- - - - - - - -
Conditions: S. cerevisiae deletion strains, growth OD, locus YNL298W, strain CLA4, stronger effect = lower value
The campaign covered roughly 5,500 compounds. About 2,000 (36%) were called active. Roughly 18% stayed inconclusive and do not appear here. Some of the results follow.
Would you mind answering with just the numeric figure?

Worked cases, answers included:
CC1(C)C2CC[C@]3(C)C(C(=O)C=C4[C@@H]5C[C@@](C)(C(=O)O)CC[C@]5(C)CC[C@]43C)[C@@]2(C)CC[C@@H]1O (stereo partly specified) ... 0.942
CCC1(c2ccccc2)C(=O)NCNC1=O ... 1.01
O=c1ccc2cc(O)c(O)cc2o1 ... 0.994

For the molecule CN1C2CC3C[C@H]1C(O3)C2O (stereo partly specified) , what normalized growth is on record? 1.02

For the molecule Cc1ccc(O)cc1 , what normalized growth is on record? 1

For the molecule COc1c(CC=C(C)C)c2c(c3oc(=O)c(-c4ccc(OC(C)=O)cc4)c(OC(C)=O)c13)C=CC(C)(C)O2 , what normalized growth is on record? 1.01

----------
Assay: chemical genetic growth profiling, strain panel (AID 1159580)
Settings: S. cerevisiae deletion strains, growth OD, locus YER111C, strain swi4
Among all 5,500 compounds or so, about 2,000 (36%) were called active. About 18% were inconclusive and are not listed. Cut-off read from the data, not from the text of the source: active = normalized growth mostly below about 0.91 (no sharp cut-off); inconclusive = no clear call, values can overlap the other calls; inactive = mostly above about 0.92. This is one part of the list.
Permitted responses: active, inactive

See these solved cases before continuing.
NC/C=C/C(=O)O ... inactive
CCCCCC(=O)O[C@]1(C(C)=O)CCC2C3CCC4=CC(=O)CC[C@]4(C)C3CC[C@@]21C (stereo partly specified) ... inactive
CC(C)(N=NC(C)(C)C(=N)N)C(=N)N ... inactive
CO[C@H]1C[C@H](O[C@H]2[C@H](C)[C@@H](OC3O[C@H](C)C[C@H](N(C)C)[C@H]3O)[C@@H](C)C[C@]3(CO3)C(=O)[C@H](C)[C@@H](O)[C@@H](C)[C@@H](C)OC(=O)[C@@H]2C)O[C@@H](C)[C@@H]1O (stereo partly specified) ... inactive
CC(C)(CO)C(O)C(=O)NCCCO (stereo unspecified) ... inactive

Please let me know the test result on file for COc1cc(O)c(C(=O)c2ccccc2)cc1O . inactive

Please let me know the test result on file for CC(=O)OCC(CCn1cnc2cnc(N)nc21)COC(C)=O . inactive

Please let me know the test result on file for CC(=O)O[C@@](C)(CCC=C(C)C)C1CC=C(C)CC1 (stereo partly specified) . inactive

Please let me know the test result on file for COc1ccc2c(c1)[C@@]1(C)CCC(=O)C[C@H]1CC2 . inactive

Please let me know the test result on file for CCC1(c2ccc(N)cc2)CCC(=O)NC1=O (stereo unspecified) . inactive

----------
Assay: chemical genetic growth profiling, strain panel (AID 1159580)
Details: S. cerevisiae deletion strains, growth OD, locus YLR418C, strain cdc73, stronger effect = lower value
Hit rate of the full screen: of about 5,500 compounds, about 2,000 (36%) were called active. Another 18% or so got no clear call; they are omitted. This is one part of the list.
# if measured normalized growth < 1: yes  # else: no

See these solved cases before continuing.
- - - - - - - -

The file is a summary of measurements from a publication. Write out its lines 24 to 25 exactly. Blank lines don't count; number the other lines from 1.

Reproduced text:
Please let me know the test result on file for CC(=O)O[C@@](C)(CCC=C(C)C)C1CC=C(C)CC1 (stereo partly specified) . inactive

Please let me know the test result on file for COc1ccc2c(c1)[C@@]1(C)CCC(=O)C[C@H]1CC2 . inactive